The recent Executive Committee and Student Judicial Council elections highlight the lack of women in student government at Washington and Lee. The EC and SJC have been historically male-dominant and have had only a few women. Why is it that so few undergraduate women have been on the EC and SJC? What is preventing them from running? Why are men winning over women in these elections?
According to John Ehrhardt, Chair of the Voting Regulations Board, there have been at most two undergraduate women serving on the EC each year, out of 13 members, for the past few years. The SJC has not had any women on for the past three years.
Some explanations for this problem
The reasoning behind this phenomenon is difficult to pinpoint. Current class of 2013 representative Jack Apgar offered one possible explanation for the lack of women, “Women may be more hesitant in running for a position in an already male-dominated organization.”
Another reason could be the male-dominant social structure at W&L. Because much of the social life is controlled by the fraternities, it may be difficult for the women to put themselves out there.
For current class of 2013 representative Steele Burrow, the reason seems to be bigger than Washington and Lee. He said the issue may be traced back to the American political culture.
“I think the EC and the SJC is like a microcosm of a broader political issue. The majority of Congress is men, not women, and that culture can be seen as reflected onto us as well,” Burrow said.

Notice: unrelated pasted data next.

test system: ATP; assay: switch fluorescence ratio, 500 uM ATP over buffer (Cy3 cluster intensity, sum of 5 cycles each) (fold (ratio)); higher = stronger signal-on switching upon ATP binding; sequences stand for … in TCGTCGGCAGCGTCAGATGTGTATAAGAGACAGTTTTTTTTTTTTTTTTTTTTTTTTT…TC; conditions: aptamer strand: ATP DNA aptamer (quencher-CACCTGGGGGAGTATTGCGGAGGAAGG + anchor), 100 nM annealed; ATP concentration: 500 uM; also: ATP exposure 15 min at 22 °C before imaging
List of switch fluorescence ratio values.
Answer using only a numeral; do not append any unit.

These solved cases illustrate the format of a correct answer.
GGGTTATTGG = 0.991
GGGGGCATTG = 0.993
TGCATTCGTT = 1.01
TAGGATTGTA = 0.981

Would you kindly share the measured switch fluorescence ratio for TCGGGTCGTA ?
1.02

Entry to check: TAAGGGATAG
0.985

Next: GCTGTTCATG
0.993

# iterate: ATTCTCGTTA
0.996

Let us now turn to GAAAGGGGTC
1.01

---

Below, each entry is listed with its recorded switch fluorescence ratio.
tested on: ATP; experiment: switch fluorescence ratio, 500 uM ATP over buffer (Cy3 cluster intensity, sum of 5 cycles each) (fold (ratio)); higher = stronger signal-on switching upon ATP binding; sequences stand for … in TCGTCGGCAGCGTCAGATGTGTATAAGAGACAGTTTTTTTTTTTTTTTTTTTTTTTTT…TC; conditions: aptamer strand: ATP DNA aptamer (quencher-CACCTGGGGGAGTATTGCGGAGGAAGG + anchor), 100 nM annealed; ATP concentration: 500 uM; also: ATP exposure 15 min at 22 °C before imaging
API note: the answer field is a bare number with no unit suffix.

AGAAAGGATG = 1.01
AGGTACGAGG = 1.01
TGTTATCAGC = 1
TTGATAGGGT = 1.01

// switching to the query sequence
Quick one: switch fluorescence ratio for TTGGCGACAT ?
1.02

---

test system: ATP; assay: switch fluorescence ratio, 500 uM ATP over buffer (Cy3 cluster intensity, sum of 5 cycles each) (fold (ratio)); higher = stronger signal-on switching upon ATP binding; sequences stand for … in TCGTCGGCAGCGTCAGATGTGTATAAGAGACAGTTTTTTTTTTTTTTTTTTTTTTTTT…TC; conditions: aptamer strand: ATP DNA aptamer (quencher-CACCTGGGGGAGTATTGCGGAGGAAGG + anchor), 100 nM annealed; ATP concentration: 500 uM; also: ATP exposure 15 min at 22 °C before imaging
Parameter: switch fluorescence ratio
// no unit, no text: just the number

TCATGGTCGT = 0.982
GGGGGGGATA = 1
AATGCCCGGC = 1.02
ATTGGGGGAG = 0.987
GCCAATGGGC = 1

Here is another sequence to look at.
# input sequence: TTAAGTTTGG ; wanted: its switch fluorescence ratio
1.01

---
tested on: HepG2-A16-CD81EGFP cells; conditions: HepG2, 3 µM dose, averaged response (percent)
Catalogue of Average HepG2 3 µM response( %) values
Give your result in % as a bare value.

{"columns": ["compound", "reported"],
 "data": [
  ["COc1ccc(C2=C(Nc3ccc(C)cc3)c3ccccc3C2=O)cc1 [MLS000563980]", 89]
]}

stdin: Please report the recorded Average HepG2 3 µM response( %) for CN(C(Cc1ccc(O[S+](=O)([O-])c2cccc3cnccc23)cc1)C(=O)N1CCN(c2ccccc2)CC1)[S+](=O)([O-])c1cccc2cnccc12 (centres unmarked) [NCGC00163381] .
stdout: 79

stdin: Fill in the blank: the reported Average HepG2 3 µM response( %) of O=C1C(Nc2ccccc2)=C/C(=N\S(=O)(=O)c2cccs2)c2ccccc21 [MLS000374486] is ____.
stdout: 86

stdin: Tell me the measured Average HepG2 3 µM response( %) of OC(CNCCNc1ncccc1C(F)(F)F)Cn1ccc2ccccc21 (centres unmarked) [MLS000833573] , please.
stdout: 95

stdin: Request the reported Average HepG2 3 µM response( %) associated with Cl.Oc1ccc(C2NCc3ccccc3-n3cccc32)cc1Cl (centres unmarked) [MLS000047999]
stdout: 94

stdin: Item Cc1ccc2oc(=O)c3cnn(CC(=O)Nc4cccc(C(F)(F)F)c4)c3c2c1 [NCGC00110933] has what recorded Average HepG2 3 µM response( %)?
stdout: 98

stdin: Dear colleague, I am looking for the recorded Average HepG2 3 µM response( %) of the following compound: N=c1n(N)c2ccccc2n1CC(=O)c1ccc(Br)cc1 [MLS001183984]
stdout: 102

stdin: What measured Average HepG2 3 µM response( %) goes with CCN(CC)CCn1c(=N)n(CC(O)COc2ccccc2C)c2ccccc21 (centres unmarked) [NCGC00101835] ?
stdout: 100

Head Recruitment Counselor and Panhellenic Council member Alexandra Frazier said she thinks the relationship between women and student government is a “vicious cycle.”
“There are no women on the committees, which makes it difficult for other women to consider running, and when they don’t run, there’s no women on the committees,” Frazier said.
Sophomore EC representative candidate Rachel Warrick said there is need for an example for female leadership on the EC and the SJC. By having someone on the committee actively representing the W&L women, other women could be motivated to run for positions in the future, Warrick said.
SJC Junior Justice candidate Mary Elizabeth Bush said it is strange to see women underrepresented on the EC and the SJC because women hold leadership positions in many other organizations.
“I have plenty of friends who have leadership positions on service organizations and Mock Convention,” Bush said. “Spreading the word about the elections is important. I think the girls need more encouragement to consider running for a position.”